In case you missed columnist Dave Feschuk’s gripping review of the Ayrton Senna film, here’s the link.
Also, if you go to this link, you will find a page of YouTube videos on Senna, some quite emotional.
Paul Menard was as unlikely a winner of the Brickyard 400 Sunday as Trevor Bayne was in February in winning the Daytona 500.
It was his first win in nearly 170 Sprint Cup starts (see post below) but it was as much a victory for his father, John, as it was for him.
John Menard, a multi-millionaire owner of a chain of U.S. Midwest Home Hardware-type stores, has been trying for more than 30 years to win at Indianapolis, sponsoring Indy cars as well as stock cars.
John Menard was an early supporter of Tony George’s Indy Racing League and yet the closest he came to winning the Indy 500 was 1999 when he hired CART driver Robby Gordon to pilot his car, only for Gordon to run out of fuel on the last lap and wind up fourth.
John Menard’s name has frequently been linked with others seeking to purchase the Indianapolis Motor Speedway, if it should ever be put up for sale. Bruton Smith’s name, and Tony George’s, are often mentioned in the same breath as his.
Once upon a time, when I went to the movies, I paid my admission and got coming attractions and a movie. Now, for the same price, I also get 10 minutes of commercials.
It’s the way of the world and is another reason why nobody should be surprised that Formula One will be available half the time on pay TV in England, starting in 2012.
The news that F1 has gone and done this, literally without warning, has generated a hot response on this blog and elsewhere. Many people have said that if this also turns out to be the case on this side of the pond that they will swear off F1 forever.
Bernie Ecclestone doesn’t think this will happen and I’m not so sure either. You’re either a fan of something, or you’re not. If you aren’t a fan, or are on the fence, you will care less. But if you are a fan, your resolve to give up the sport will only last for so long.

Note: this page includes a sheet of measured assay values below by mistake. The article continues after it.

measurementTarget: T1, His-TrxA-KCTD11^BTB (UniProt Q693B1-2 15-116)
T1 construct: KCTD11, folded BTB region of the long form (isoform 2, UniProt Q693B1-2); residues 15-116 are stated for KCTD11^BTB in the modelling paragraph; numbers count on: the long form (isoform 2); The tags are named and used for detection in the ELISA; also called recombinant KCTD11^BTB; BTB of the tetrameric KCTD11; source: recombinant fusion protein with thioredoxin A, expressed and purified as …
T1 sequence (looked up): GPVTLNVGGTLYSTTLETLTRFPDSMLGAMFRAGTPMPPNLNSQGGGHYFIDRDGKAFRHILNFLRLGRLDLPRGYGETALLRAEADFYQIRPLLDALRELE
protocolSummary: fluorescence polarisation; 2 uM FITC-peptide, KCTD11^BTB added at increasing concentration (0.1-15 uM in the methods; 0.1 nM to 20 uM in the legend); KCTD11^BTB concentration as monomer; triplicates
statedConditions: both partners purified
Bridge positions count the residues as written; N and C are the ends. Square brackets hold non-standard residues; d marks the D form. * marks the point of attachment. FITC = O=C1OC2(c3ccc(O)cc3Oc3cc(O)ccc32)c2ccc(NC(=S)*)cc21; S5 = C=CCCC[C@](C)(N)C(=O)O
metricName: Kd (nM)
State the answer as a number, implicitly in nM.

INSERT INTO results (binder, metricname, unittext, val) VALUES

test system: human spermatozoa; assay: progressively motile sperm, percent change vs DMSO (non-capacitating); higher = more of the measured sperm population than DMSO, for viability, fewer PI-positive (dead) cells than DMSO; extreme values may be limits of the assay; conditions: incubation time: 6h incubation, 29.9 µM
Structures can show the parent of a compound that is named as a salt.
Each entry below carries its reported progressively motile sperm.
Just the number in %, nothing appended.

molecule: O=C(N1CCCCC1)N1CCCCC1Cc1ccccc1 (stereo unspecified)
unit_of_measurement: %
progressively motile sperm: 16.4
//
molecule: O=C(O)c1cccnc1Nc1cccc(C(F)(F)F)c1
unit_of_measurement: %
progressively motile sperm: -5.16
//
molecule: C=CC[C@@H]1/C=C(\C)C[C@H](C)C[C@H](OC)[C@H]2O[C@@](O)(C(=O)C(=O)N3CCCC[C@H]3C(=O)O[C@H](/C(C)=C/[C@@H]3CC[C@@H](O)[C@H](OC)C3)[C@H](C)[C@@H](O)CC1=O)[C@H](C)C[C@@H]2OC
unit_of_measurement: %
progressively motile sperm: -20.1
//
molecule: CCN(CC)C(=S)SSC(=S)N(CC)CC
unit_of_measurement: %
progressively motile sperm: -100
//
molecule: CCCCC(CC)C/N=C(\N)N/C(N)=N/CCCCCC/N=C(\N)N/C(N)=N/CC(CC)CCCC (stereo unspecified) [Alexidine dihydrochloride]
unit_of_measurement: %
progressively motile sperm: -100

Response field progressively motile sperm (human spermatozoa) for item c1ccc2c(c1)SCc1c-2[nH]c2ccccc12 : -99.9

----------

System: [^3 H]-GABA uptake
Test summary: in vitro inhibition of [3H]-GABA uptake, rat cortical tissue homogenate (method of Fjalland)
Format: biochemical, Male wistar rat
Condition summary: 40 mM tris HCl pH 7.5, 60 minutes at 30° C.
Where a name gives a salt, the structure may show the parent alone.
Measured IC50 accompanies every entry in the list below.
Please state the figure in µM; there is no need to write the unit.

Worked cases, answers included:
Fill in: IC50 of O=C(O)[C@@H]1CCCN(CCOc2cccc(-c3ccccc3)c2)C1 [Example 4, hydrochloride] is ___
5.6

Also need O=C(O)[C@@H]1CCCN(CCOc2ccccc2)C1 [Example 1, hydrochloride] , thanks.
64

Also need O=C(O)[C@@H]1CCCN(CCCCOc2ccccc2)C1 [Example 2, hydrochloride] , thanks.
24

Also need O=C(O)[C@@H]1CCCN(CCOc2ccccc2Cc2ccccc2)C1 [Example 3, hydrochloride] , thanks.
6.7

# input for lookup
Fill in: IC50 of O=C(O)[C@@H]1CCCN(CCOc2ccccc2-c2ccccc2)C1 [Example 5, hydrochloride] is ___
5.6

I give up on the Maple Leafs every year around Nov. 1. I swear I will never watch those bums play another game. This lasts, usually, until about Nov. 15. I even pay Rogers extra to include Leafs TV on my pay TV subscription, that’s how much I hate those guys.
By the way, let’s not split hairs about what’s pay TV and what isn’t. It’s all pay TV in Canada (or just about) because most of us pay Rogers or Bell to provide us with our television. I’m talking about the possibility, which I don’t think is that far off, when we will be asked to pay a premium to watch F1 races. Ergo, that's what I'm talking about when I say "pay TV."
It’s worked for professional wrestling and mixed martial arts; why not F1? And why not the Super Bowl? And the Grey Cup? How about the Olympics? The World Series? No, not next year or the year after, but some time in the not-too-distance future.
It’s inevitable with all pro sports and particularly F1. Sponsorships and rights fees to televise the races will only raise so much money. F1 is a privately owned big, big business and how successful the business is depends on net worth and cash flow.
To keep it going, the money’s got to come from somewhere and sooner or later it’s going to come directly from you and me.
There have been 14 different winners of the 20 NASCAR Sprint Cup races held so far in 2011. Keven Harvick and Kyle Busch lead with three wins apiece, with Matt Kenseth and Jeff Gordon winning two each.
Carl Edwards, Jimmie Johnson, Kurt Busch, Trevor Bayne, Ryan Newman, Denny Hamlin, David Ragan, Brad Keselowski, Regan Smith and Paul Menard have one each.
Tony Stewart and Dale Earnhardt Jr. are the only drivers in the top ten who haven’t made it to Victory Lane.
Speaking of Edwards, there are reports, rumours, etc., that he has been offered a $10 million signing bonus to take over the No. 20 Home Depot car at Joe Gibbs Racing. Tony Stewart had that ride and handed it off to Joey Logano, who hasn’t performed. Edwards would be a good choice.
It would also give Joe Gibbs a break. Edwards is his own man; a mature guy. Gibbs had to put up with Stewart's anger management issues and handled that just about flawlessly. Then he inherited Logano's father. And Kyle Busch's antics. Busch seems to have settled down completely. With Logano off the team, dad will be elsewhere also. Gibbs will be able to breathe a big sigh of relief.
Before we leave NASCAR, Steve Arpin of Fort Frances, Ont., finished 13th in the Mike's Hard Lemonade-sponsored truck in the Camping World Series race at Lucas Oil Raceway outside Indianapolis last Friday night. Arpin had qualified 19th.
There were lots of empty seats at the Grand Prix of Hungary, unlike the early years of the modern era. The first was held in 1986 in front of a packed house and I always thought the major media missed the real story there.
It marked the first time that an F1 race – Formula One being the epitome of capitalism – had taken place behind what was then called the Iron Curtain. It was the beginning of the end of Soviet Union-style communism. By the end of the 1980s, with the fall of the Berlin Wall, it was all over.